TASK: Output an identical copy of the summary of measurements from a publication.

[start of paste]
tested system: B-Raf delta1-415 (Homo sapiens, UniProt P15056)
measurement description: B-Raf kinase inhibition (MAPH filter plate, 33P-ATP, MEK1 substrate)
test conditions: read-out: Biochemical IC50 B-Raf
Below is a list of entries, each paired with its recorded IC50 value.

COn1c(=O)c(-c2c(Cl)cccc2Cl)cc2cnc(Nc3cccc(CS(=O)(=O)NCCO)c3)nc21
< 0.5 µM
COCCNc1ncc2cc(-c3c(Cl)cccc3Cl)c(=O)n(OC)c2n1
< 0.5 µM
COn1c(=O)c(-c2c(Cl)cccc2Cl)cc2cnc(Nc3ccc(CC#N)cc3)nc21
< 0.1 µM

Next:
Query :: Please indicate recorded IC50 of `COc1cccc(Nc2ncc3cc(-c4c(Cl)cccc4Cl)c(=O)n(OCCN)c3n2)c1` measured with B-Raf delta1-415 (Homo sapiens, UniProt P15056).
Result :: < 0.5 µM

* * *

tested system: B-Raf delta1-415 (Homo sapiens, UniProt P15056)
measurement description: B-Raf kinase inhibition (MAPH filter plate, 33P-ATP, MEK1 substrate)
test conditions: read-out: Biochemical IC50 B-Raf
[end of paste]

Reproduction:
tested system: B-Raf delta1-415 (Homo sapiens, UniProt P15056)
measurement description: B-Raf kinase inhibition (MAPH filter plate, 33P-ATP, MEK1 substrate)
test conditions: read-out: Biochemical IC50 B-Raf
Below is a list of entries, each paired with its recorded IC50 value.

COn1c(=O)c(-c2c(Cl)cccc2Cl)cc2cnc(Nc3cccc(CS(=O)(=O)NCCO)c3)nc21
< 0.5 µM
COCCNc1ncc2cc(-c3c(Cl)cccc3Cl)c(=O)n(OC)c2n1
< 0.5 µM
COn1c(=O)c(-c2c(Cl)cccc2Cl)cc2cnc(Nc3ccc(CC#N)cc3)nc21
< 0.1 µM

Next:
Query :: Please indicate recorded IC50 of `COc1cccc(Nc2ncc3cc(-c4c(Cl)cccc4Cl)c(=O)n(OCCN)c3n2)c1` measured with B-Raf delta1-415 (Homo sapiens, UniProt P15056).
Result :: < 0.5 µM

* * *

tested system: B-Raf delta1-415 (Homo sapiens, UniProt P15056)
measurement description: B-Raf kinase inhibition (MAPH filter plate, 33P-ATP, MEK1 substrate)
test conditions: read-out: Biochemical IC50 B-Raf